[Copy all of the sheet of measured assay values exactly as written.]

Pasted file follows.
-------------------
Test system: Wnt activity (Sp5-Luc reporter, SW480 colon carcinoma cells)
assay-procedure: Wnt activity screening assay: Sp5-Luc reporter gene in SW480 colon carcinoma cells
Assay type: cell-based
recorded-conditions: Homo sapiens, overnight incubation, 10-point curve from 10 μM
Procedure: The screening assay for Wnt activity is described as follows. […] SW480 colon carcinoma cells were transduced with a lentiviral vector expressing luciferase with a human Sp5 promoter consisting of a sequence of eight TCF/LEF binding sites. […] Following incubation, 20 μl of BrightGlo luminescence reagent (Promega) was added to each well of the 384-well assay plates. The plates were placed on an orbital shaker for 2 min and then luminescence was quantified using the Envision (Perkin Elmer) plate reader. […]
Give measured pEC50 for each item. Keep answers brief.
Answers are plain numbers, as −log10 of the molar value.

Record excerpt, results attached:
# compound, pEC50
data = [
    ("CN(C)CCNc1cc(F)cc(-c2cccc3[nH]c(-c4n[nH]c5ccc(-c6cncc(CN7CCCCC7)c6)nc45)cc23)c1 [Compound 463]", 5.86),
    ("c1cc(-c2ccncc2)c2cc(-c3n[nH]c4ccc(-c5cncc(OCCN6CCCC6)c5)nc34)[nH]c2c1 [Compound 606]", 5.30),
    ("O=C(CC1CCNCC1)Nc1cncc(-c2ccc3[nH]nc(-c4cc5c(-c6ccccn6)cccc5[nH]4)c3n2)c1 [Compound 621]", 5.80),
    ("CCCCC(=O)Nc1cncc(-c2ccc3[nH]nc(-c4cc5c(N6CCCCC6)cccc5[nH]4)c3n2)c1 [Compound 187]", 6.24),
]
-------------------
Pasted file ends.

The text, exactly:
Test system: Wnt activity (Sp5-Luc reporter, SW480 colon carcinoma cells)
assay-procedure: Wnt activity screening assay: Sp5-Luc reporter gene in SW480 colon carcinoma cells
Assay type: cell-based
recorded-conditions: Homo sapiens, overnight incubation, 10-point curve from 10 μM
Procedure: The screening assay for Wnt activity is described as follows. […] SW480 colon carcinoma cells were transduced with a lentiviral vector expressing luciferase with a human Sp5 promoter consisting of a sequence of eight TCF/LEF binding sites. […] Following incubation, 20 μl of BrightGlo luminescence reagent (Promega) was added to each well of the 384-well assay plates. The plates were placed on an orbital shaker for 2 min and then luminescence was quantified using the Envision (Perkin Elmer) plate reader. […]
Give measured pEC50 for each item. Keep answers brief.
Answers are plain numbers, as −log10 of the molar value.

Record excerpt, results attached:
# compound, pEC50
data = [
    ("CN(C)CCNc1cc(F)cc(-c2cccc3[nH]c(-c4n[nH]c5ccc(-c6cncc(CN7CCCCC7)c6)nc45)cc23)c1 [Compound 463]", 5.86),
    ("c1cc(-c2ccncc2)c2cc(-c3n[nH]c4ccc(-c5cncc(OCCN6CCCC6)c5)nc34)[nH]c2c1 [Compound 606]", 5.30),
    ("O=C(CC1CCNCC1)Nc1cncc(-c2ccc3[nH]nc(-c4cc5c(-c6ccccn6)cccc5[nH]4)c3n2)c1 [Compound 621]", 5.80),
    ("CCCCC(=O)Nc1cncc(-c2ccc3[nH]nc(-c4cc5c(N6CCCCC6)cccc5[nH]4)c3n2)c1 [Compound 187]", 6.24),
]